An in-depth article on Apollo Guidance Computer (AGC) hardware for those readers who have been fascinated by Apollo Program and its impact on high-performance computing today.
|Article Title||A deep dive into the Apollo Guidance Computer, and the hack that saved Apollo 14|
In the years since the development of the Apollo Guidance Computer (AGC), the technical jargon may have changed, but the HPC community continues to recognize many common themes such as flops/watt power constraints, checkpoint and restart strategies, and the need for performance portability.
For the 50th Anniversary of Apollo 11, in 2019, the BSSw.io site hosted a 3 part blog series describing the development of the Apollo Guidance Computer (AGC). This past October marked the 50th anniversary of the Apollo 14 mission as it was originally planned before investigations into Apollo 13 delayed it.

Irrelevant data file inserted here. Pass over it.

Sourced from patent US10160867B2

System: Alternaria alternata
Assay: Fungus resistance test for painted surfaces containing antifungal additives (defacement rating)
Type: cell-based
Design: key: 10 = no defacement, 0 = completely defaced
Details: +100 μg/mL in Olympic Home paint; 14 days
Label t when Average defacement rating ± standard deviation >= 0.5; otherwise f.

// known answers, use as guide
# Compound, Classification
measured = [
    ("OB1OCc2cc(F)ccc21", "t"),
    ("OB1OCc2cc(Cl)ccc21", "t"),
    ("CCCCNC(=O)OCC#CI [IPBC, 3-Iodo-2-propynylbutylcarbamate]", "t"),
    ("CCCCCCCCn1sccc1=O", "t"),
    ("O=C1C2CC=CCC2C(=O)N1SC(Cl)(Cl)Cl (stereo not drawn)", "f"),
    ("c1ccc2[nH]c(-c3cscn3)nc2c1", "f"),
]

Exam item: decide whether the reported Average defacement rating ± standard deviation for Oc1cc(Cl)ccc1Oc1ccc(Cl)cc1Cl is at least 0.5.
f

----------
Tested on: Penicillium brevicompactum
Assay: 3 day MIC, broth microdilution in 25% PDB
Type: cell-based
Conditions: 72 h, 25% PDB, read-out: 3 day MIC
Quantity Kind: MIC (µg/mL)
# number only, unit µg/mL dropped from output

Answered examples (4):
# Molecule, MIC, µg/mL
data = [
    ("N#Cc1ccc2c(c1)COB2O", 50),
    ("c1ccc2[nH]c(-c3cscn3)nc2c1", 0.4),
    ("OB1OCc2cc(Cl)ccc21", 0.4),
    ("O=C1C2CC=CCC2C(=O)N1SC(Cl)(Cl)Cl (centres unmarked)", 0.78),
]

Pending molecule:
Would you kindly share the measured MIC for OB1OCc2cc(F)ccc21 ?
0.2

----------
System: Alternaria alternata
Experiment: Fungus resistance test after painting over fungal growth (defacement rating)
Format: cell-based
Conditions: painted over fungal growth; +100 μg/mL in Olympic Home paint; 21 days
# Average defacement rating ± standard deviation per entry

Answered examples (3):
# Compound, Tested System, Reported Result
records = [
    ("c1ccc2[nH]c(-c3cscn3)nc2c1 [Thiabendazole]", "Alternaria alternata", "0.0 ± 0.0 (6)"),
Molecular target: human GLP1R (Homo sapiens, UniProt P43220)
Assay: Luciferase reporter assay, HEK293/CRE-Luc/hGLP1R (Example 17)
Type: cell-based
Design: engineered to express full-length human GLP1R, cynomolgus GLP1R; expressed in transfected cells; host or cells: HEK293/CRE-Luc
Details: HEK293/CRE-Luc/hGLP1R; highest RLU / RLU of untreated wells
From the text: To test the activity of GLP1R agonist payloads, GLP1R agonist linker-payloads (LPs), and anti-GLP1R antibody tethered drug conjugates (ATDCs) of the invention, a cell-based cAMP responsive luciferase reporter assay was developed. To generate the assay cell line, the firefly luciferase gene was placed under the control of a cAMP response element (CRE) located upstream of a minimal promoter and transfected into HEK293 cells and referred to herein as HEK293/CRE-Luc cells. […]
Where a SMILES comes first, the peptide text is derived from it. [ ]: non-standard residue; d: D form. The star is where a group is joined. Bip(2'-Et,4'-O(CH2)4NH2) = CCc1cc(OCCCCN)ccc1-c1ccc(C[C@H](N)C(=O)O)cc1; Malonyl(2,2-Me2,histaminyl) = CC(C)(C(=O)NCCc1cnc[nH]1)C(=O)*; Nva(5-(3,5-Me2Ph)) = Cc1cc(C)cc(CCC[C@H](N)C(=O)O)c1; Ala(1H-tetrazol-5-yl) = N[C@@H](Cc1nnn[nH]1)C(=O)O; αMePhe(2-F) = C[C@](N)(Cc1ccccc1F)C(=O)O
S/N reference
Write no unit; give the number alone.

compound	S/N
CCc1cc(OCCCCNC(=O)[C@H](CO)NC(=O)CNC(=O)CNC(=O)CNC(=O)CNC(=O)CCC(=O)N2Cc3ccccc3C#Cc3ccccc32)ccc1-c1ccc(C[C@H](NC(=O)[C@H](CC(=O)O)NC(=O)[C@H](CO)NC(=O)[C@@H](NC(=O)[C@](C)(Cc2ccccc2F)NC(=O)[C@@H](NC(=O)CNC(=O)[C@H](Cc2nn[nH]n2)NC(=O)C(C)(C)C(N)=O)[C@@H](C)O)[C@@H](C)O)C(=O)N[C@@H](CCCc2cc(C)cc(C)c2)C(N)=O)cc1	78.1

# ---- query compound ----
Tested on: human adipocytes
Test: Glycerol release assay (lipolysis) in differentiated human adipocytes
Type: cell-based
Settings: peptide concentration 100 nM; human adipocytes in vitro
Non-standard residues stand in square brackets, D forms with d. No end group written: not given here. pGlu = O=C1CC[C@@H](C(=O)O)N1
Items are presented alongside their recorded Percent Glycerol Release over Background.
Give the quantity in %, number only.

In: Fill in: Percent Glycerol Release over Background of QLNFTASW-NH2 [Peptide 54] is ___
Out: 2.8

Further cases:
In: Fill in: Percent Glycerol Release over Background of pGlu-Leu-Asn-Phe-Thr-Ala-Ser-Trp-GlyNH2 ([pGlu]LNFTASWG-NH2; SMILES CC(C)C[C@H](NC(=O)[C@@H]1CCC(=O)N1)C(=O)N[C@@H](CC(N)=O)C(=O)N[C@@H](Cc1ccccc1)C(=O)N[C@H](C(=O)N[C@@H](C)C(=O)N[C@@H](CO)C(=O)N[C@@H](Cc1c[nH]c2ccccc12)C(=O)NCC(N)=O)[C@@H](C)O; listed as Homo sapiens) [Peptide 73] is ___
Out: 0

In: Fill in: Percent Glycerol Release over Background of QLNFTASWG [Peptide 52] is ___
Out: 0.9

In part 1, part 2 and part 3, of the aforementioned blog series, we described the hardware and software for AGC and also focused on applications by recounting the users' stories in applying the AGC to achieve Apollo mission objectives. Those who found the 3 part blog series interesting may want to read this recent article by Apollo historian Frank O'Brien, providing an in-depth description of the AGC architecture and the hack that saved the Apollo 14 mission. This article is probably one of the best and most detailed description of the AGC hardware available online short of buying the book The Apollo Guidance Computer Architecture and Operation, also authored by Frank O'Brien, or pouring over the original, 1960s era documentation.